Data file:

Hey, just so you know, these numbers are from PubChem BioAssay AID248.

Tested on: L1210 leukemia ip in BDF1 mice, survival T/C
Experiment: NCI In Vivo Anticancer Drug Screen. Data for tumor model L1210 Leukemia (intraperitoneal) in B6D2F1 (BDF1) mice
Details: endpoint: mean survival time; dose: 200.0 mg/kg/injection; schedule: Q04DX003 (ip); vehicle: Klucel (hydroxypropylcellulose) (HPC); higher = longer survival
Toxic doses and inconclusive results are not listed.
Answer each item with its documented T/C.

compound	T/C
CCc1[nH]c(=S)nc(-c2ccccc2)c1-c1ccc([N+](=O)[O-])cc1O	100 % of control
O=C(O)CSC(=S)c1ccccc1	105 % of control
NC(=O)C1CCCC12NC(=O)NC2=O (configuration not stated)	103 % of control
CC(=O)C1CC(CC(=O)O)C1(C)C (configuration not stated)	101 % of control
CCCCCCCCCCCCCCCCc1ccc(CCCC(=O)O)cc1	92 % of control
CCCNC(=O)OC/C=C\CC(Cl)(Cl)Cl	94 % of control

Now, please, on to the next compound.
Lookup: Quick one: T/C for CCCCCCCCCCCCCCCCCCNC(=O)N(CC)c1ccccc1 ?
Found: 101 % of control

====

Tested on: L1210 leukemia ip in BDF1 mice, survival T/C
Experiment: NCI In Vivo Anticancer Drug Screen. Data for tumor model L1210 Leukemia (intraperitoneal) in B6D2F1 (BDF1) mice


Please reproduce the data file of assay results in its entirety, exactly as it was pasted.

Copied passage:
Hey, just so you know, these numbers are from PubChem BioAssay AID248.

Tested on: L1210 leukemia ip in BDF1 mice, survival T/C
Experiment: NCI In Vivo Anticancer Drug Screen. Data for tumor model L1210 Leukemia (intraperitoneal) in B6D2F1 (BDF1) mice
Details: endpoint: mean survival time; dose: 200.0 mg/kg/injection; schedule: Q04DX003 (ip); vehicle: Klucel (hydroxypropylcellulose) (HPC); higher = longer survival
Toxic doses and inconclusive results are not listed.
Answer each item with its documented T/C.

compound	T/C
CCc1[nH]c(=S)nc(-c2ccccc2)c1-c1ccc([N+](=O)[O-])cc1O	100 % of control
O=C(O)CSC(=S)c1ccccc1	105 % of control
NC(=O)C1CCCC12NC(=O)NC2=O (configuration not stated)	103 % of control
CC(=O)C1CC(CC(=O)O)C1(C)C (configuration not stated)	101 % of control
CCCCCCCCCCCCCCCCc1ccc(CCCC(=O)O)cc1	92 % of control
CCCNC(=O)OC/C=C\CC(Cl)(Cl)Cl	94 % of control

Now, please, on to the next compound.
Lookup: Quick one: T/C for CCCCCCCCCCCCCCCCCCNC(=O)N(CC)c1ccccc1 ?
Found: 101 % of control

====

Tested on: L1210 leukemia ip in BDF1 mice, survival T/C
Experiment: NCI In Vivo Anticancer Drug Screen. Data for tumor model L1210 Leukemia (intraperitoneal) in B6D2F1 (BDF1) mice